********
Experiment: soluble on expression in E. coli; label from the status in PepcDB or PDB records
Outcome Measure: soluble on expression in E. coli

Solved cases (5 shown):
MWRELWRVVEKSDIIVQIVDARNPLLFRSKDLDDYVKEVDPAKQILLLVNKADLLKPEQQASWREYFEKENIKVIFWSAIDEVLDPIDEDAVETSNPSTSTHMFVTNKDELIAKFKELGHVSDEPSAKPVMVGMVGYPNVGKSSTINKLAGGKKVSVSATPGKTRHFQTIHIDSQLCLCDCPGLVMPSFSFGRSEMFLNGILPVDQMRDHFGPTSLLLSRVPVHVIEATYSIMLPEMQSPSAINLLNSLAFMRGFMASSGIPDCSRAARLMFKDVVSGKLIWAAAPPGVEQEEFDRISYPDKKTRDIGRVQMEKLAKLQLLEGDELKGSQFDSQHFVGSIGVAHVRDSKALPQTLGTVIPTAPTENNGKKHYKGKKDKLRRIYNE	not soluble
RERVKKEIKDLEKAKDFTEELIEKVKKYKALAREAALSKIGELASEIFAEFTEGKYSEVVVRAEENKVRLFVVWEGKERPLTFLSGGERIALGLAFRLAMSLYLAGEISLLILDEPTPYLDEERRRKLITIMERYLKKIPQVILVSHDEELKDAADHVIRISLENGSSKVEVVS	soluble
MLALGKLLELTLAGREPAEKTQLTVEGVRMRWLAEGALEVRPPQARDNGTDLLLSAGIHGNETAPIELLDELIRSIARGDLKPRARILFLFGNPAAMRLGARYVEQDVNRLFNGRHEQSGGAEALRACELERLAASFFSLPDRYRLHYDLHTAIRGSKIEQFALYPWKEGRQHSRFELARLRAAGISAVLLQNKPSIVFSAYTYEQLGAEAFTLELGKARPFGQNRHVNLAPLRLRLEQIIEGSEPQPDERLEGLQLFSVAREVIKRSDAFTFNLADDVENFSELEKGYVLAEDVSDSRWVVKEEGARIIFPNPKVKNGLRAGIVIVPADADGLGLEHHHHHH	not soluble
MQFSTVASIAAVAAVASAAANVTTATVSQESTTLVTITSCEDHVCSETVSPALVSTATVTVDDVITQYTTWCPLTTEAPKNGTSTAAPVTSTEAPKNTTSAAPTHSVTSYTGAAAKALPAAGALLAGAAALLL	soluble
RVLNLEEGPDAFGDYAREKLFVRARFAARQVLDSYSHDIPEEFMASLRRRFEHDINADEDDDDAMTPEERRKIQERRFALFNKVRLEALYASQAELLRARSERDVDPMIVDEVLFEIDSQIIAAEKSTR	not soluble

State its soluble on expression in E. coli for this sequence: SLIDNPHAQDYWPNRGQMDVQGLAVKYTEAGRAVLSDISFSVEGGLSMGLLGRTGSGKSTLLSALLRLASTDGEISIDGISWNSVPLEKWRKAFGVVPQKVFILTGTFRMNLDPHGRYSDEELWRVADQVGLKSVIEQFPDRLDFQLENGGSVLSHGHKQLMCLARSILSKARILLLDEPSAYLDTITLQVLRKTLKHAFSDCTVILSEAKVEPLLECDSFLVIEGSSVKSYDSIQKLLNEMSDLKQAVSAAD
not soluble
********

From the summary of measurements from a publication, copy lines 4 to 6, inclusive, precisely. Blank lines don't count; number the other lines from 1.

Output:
MWRELWRVVEKSDIIVQIVDARNPLLFRSKDLDDYVKEVDPAKQILLLVNKADLLKPEQQASWREYFEKENIKVIFWSAIDEVLDPIDEDAVETSNPSTSTHMFVTNKDELIAKFKELGHVSDEPSAKPVMVGMVGYPNVGKSSTINKLAGGKKVSVSATPGKTRHFQTIHIDSQLCLCDCPGLVMPSFSFGRSEMFLNGILPVDQMRDHFGPTSLLLSRVPVHVIEATYSIMLPEMQSPSAINLLNSLAFMRGFMASSGIPDCSRAARLMFKDVVSGKLIWAAAPPGVEQEEFDRISYPDKKTRDIGRVQMEKLAKLQLLEGDELKGSQFDSQHFVGSIGVAHVRDSKALPQTLGTVIPTAPTENNGKKHYKGKKDKLRRIYNE	not soluble
RERVKKEIKDLEKAKDFTEELIEKVKKYKALAREAALSKIGELASEIFAEFTEGKYSEVVVRAEENKVRLFVVWEGKERPLTFLSGGERIALGLAFRLAMSLYLAGEISLLILDEPTPYLDEERRRKLITIMERYLKKIPQVILVSHDEELKDAADHVIRISLENGSSKVEVVS	soluble
MLALGKLLELTLAGREPAEKTQLTVEGVRMRWLAEGALEVRPPQARDNGTDLLLSAGIHGNETAPIELLDELIRSIARGDLKPRARILFLFGNPAAMRLGARYVEQDVNRLFNGRHEQSGGAEALRACELERLAASFFSLPDRYRLHYDLHTAIRGSKIEQFALYPWKEGRQHSRFELARLRAAGISAVLLQNKPSIVFSAYTYEQLGAEAFTLELGKARPFGQNRHVNLAPLRLRLEQIIEGSEPQPDERLEGLQLFSVAREVIKRSDAFTFNLADDVENFSELEKGYVLAEDVSDSRWVVKEEGARIIFPNPKVKNGLRAGIVIVPADADGLGLEHHHHHH	not soluble